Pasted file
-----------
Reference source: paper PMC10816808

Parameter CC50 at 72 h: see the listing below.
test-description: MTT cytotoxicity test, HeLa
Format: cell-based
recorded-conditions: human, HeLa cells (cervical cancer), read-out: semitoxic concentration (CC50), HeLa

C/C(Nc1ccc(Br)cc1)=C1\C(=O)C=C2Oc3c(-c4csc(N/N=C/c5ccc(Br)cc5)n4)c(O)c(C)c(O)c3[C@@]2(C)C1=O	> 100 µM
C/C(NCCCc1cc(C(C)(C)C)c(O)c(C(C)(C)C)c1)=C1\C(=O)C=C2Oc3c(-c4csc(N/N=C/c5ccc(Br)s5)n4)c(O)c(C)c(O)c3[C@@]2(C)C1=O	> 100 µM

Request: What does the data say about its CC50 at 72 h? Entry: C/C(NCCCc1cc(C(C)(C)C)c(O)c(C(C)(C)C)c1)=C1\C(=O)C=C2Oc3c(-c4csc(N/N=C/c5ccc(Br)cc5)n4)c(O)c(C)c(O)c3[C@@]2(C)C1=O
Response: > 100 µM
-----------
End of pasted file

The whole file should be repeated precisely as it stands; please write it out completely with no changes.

Reference source: paper PMC10816808

Parameter CC50 at 72 h: see the listing below.
test-description: MTT cytotoxicity test, HeLa
Format: cell-based
recorded-conditions: human, HeLa cells (cervical cancer), read-out: semitoxic concentration (CC50), HeLa

C/C(Nc1ccc(Br)cc1)=C1\C(=O)C=C2Oc3c(-c4csc(N/N=C/c5ccc(Br)cc5)n4)c(O)c(C)c(O)c3[C@@]2(C)C1=O	> 100 µM
C/C(NCCCc1cc(C(C)(C)C)c(O)c(C(C)(C)C)c1)=C1\C(=O)C=C2Oc3c(-c4csc(N/N=C/c5ccc(Br)s5)n4)c(O)c(C)c(O)c3[C@@]2(C)C1=O	> 100 µM

Request: What does the data say about its CC50 at 72 h? Entry: C/C(NCCCc1cc(C(C)(C)C)c(O)c(C(C)(C)C)c1)=C1\C(=O)C=C2Oc3c(-c4csc(N/N=C/c5ccc(Br)cc5)n4)c(O)c(C)c(O)c3[C@@]2(C)C1=O
Response: > 100 µM